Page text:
May 12, 2011
We live in an age where we are expected to be certain. And if we are not certain, we at least are expected to act as if we are. The problem with certainty is that it can lead us to becoming closed to alternatives. The more that we match the expectations around being certain, the less likely we are to being open to admitting that our position may not be the correct one. Certainty that is not open to challenge can lead to a dangerous approach that is more about command and control than it is about leadership.
Mike Myatt, Chief Strategy Officer with N2Growth, writes about Leadership and Changing your Mind. He talks about how “the rigidity of a closed mind is the first step in limiting opportunity”. Leaders according to Myatt should be more worried about the right outcome and not focus on being right. Where leaders become obsessed about being right, those around them become less willing to challenge them which leads to group think and a failure to see problems before the arrive.
Smart leaders are not afraid of being challenged. As Myatt notes, they “don’t tell people what they should think, they surround themselves with great thinkers”. Recognising that you may not have the only answer allows you to take on board other views, refine your position or even abandon a line of thinking as a bad idea. ” When you fear being wrong more than being proven wrong you have arrived as a leader.”
June 15, 2010
A very interesting article in Fast Company by Dan Heath (author of Made to Stick) looks at the impact that the Fundamental Attribution Error can have on how we assess behaviours. Fundamental Attribution Error occurs when we attribute the behaviour of an individual in a specific context to being part of their core character.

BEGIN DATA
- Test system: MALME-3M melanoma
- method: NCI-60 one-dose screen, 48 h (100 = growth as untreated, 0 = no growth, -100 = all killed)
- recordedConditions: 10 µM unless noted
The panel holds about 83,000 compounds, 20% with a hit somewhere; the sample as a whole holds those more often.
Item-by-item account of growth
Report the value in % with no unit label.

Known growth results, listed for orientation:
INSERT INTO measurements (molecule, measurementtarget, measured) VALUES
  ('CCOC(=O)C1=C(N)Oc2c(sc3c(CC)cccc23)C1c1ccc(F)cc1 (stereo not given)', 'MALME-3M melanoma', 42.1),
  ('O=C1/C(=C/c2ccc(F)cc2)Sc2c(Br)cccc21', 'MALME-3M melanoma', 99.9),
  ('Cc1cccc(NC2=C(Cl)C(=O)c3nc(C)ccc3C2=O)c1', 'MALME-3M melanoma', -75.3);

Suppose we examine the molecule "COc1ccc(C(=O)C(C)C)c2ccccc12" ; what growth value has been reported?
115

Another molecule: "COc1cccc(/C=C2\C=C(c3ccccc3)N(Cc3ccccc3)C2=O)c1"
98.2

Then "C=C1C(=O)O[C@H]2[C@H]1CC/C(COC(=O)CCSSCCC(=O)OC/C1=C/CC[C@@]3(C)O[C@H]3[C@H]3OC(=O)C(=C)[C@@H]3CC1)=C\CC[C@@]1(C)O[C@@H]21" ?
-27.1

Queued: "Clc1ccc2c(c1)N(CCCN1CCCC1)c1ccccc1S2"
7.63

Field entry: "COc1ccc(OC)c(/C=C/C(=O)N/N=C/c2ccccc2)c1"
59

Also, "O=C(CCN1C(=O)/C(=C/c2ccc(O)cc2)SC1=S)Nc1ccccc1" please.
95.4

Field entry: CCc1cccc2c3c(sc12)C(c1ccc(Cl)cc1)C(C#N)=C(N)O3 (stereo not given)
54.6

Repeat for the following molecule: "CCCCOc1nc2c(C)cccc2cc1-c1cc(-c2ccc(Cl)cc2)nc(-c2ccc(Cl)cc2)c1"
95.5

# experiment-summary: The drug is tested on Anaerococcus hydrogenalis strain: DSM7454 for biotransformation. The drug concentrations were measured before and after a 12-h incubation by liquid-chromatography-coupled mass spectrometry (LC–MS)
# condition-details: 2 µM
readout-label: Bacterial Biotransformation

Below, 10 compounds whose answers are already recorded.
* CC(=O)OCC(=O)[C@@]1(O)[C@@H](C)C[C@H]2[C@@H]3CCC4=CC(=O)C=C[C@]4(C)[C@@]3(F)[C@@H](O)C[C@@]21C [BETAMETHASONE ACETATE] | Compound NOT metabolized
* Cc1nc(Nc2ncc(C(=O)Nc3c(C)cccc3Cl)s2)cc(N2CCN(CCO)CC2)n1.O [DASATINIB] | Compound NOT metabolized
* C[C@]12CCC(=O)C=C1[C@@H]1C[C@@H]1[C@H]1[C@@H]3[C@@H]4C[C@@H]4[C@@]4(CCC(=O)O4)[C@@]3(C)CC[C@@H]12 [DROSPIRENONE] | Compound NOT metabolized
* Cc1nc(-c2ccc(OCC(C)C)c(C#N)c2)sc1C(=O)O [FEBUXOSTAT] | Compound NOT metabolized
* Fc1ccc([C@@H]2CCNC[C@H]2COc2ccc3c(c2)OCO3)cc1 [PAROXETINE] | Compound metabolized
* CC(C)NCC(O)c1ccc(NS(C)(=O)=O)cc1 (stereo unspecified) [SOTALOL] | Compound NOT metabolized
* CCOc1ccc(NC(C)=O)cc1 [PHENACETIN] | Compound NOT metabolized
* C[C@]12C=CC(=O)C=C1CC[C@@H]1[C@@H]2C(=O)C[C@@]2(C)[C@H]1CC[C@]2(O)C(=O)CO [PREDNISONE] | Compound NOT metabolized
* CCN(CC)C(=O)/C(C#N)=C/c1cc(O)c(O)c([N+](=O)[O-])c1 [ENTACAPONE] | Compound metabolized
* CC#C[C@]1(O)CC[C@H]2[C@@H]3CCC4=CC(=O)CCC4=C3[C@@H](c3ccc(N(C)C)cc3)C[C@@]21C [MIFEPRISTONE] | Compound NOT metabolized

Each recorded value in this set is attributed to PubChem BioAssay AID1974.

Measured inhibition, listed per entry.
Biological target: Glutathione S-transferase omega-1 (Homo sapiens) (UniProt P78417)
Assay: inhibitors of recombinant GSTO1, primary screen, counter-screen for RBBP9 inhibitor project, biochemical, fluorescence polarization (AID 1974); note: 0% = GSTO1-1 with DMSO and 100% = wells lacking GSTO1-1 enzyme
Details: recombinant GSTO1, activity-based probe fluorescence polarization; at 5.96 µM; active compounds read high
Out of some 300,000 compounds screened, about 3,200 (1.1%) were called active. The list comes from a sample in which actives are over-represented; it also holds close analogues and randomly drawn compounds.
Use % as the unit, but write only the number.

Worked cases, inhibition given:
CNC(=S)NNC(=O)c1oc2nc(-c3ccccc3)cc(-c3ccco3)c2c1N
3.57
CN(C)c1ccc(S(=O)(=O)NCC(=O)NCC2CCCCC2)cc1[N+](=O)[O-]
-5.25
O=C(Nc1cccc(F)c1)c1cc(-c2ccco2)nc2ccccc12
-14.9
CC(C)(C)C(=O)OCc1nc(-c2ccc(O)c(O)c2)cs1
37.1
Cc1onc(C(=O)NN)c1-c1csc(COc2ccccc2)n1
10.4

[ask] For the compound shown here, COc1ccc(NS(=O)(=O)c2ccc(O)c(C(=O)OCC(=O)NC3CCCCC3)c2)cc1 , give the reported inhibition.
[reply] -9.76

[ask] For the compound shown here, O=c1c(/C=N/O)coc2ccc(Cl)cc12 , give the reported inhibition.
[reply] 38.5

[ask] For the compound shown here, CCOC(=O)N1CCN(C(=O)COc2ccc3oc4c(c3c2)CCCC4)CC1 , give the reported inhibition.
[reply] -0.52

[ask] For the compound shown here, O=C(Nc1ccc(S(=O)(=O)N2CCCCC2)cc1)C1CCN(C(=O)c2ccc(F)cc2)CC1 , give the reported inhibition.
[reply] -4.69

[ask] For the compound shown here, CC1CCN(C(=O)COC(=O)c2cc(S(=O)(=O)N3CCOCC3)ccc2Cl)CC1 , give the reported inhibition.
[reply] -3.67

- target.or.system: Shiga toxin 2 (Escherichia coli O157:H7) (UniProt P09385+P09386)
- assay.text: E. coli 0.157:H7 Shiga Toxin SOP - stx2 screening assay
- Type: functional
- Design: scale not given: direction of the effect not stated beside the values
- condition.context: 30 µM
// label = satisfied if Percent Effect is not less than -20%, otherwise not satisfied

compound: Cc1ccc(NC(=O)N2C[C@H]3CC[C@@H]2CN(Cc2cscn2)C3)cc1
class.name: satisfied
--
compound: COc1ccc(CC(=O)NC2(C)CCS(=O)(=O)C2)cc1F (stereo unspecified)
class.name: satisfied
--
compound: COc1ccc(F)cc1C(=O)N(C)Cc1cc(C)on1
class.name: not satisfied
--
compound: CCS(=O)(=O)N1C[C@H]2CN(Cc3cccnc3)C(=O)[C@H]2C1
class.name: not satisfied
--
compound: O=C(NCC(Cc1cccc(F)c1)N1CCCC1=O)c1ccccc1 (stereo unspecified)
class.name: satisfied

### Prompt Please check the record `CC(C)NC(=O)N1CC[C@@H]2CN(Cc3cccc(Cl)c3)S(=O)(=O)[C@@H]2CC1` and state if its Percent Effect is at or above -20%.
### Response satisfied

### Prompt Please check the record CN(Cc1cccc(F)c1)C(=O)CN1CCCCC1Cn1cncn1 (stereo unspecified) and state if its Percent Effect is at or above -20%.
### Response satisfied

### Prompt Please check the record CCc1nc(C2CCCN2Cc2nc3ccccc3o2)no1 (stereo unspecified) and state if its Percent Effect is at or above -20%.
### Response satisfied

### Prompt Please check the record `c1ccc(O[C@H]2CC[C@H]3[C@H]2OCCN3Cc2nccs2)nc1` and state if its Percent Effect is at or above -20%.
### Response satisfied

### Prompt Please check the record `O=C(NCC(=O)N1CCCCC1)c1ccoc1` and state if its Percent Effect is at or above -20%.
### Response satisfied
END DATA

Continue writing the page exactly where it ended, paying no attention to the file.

A typical example is how we all can sometimes behave when in rush hour traffic. Most of us have committed acts when driving that, while not life threatening, are not always nice! Do these acts reflect our real personality? Do we react in a similar fashion in other contexts when under stress – probably not.
Sometimes we need to take a step back when assessing an unusual behaviour, especially one that is out of character, and ask the question: is this behaviour a result of the situation or is it the person?
February 27, 2010
I recently attended a Creative Thinking workshop facilitated by Aaron Downes of Creative Development. A very interesting workshop, it made me think about whether organisations allow or suppress thinking in the workplace. Do we foster independent thinking amongst our employees or is creativity frowned upon?
The greater use of standardised systems – such as reward and performance management – the greater danger that creativity is stifled as employees work to those standards only. Equally managers feel constrained to manage and reward employee’s performance within a narrow defined range of objectives. The systems become an end in themselves rather than a means to a better organisation. Such systems can straightjacket creativity by taking risk out of the equation. When your reward – be it money or recognition – depends on not making mistakes, employees have little incentive to do other than play it safe.
What can organisations do to encourage creativity? Crucially, organisations need to begin to develop a culture that values creativity, risk and failure. They also need to give staff the tools to think different – be it De Bono’s Lateral Thinking or Go Mad’s Thinking Framework. Finally, they need to give manager’s the space to allow staff to make mistakes without the fear of short term consequences.